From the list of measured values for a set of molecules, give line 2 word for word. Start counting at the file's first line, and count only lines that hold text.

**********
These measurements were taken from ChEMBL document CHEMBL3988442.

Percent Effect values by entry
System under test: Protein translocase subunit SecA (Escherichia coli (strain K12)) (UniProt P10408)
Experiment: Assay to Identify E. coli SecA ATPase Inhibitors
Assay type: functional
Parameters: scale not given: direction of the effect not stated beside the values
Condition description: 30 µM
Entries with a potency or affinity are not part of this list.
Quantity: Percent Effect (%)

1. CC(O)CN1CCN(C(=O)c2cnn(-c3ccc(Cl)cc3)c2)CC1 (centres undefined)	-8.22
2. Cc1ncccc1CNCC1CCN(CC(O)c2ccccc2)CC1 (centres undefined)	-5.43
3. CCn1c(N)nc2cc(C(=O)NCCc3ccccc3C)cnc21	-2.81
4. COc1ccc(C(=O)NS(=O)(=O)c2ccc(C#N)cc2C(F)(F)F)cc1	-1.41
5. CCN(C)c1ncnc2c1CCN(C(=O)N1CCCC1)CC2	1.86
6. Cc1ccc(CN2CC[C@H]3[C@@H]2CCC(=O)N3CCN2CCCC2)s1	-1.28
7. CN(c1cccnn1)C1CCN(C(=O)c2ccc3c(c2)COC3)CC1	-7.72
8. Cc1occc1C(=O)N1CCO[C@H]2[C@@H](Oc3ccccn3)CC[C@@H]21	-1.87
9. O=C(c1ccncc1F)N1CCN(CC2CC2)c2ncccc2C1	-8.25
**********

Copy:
Percent Effect values by entry